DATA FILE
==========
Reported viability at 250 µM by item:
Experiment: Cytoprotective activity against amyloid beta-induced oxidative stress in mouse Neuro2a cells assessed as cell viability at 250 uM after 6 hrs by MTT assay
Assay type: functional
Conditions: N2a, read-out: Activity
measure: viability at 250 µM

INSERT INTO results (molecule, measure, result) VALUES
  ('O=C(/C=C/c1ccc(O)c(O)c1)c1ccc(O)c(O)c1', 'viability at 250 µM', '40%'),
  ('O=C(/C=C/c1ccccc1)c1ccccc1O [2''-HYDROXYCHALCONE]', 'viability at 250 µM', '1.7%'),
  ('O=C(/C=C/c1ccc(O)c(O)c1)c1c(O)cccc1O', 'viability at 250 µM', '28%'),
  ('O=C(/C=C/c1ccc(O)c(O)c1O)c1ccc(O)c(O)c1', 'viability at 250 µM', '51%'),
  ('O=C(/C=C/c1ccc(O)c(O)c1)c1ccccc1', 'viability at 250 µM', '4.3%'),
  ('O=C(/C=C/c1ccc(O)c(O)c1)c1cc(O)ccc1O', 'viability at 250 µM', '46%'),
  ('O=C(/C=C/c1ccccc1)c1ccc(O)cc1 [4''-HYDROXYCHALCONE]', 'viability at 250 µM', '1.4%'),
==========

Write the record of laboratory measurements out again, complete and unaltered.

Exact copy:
Reported viability at 250 µM by item:
Experiment: Cytoprotective activity against amyloid beta-induced oxidative stress in mouse Neuro2a cells assessed as cell viability at 250 uM after 6 hrs by MTT assay
Assay type: functional
Conditions: N2a, read-out: Activity
measure: viability at 250 µM

INSERT INTO results (molecule, measure, result) VALUES
  ('O=C(/C=C/c1ccc(O)c(O)c1)c1ccc(O)c(O)c1', 'viability at 250 µM', '40%'),
  ('O=C(/C=C/c1ccccc1)c1ccccc1O [2''-HYDROXYCHALCONE]', 'viability at 250 µM', '1.7%'),
  ('O=C(/C=C/c1ccc(O)c(O)c1)c1c(O)cccc1O', 'viability at 250 µM', '28%'),
  ('O=C(/C=C/c1ccc(O)c(O)c1O)c1ccc(O)c(O)c1', 'viability at 250 µM', '51%'),
  ('O=C(/C=C/c1ccc(O)c(O)c1)c1ccccc1', 'viability at 250 µM', '4.3%'),
  ('O=C(/C=C/c1ccc(O)c(O)c1)c1cc(O)ccc1O', 'viability at 250 µM', '46%'),
  ('O=C(/C=C/c1ccccc1)c1ccc(O)cc1 [4''-HYDROXYCHALCONE]', 'viability at 250 µM', '1.4%'),